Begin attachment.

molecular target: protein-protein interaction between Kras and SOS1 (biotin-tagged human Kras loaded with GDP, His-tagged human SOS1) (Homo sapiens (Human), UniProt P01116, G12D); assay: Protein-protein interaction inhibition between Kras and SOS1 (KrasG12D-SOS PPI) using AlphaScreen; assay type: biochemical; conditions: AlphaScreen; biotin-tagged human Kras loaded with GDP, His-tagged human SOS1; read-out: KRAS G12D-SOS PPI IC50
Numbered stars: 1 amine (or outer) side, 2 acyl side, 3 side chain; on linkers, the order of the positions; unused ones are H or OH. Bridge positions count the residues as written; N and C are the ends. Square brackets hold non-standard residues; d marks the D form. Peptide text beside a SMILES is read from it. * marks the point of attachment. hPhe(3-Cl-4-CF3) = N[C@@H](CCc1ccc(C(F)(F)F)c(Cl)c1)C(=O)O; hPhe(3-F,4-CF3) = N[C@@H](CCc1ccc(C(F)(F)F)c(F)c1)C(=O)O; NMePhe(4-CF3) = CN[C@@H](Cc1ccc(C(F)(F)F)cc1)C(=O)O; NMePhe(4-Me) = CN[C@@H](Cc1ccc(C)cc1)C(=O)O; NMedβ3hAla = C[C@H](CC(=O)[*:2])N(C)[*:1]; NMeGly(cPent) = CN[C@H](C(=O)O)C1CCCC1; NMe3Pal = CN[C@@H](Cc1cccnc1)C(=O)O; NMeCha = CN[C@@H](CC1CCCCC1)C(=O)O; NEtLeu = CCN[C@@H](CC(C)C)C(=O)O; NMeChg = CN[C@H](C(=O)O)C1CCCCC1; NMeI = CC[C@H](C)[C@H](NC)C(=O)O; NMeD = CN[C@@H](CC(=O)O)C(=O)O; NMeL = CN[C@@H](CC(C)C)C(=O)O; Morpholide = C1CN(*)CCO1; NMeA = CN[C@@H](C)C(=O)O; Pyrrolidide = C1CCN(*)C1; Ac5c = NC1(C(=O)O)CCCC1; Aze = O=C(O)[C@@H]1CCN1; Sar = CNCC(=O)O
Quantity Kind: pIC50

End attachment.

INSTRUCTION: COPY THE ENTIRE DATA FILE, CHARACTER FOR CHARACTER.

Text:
molecular target: protein-protein interaction between Kras and SOS1 (biotin-tagged human Kras loaded with GDP, His-tagged human SOS1) (Homo sapiens (Human), UniProt P01116, G12D); assay: Protein-protein interaction inhibition between Kras and SOS1 (KrasG12D-SOS PPI) using AlphaScreen; assay type: biochemical; conditions: AlphaScreen; biotin-tagged human Kras loaded with GDP, His-tagged human SOS1; read-out: KRAS G12D-SOS PPI IC50
Numbered stars: 1 amine (or outer) side, 2 acyl side, 3 side chain; on linkers, the order of the positions; unused ones are H or OH. Bridge positions count the residues as written; N and C are the ends. Square brackets hold non-standard residues; d marks the D form. Peptide text beside a SMILES is read from it. * marks the point of attachment. hPhe(3-Cl-4-CF3) = N[C@@H](CCc1ccc(C(F)(F)F)c(Cl)c1)C(=O)O; hPhe(3-F,4-CF3) = N[C@@H](CCc1ccc(C(F)(F)F)c(F)c1)C(=O)O; NMePhe(4-CF3) = CN[C@@H](Cc1ccc(C(F)(F)F)cc1)C(=O)O; NMePhe(4-Me) = CN[C@@H](Cc1ccc(C)cc1)C(=O)O; NMedβ3hAla = C[C@H](CC(=O)[*:2])N(C)[*:1]; NMeGly(cPent) = CN[C@H](C(=O)O)C1CCCC1; NMe3Pal = CN[C@@H](Cc1cccnc1)C(=O)O; NMeCha = CN[C@@H](CC1CCCCC1)C(=O)O; NEtLeu = CCN[C@@H](CC(C)C)C(=O)O; NMeChg = CN[C@H](C(=O)O)C1CCCCC1; NMeI = CC[C@H](C)[C@H](NC)C(=O)O; NMeD = CN[C@@H](CC(=O)O)C(=O)O; NMeL = CN[C@@H](CC(C)C)C(=O)O; Morpholide = C1CN(*)CCO1; NMeA = CN[C@@H](C)C(=O)O; Pyrrolidide = C1CCN(*)C1; Ac5c = NC1(C(=O)O)CCCC1; Aze = O=C(O)[C@@H]1CCN1; Sar = CNCC(=O)O
Quantity Kind: pIC50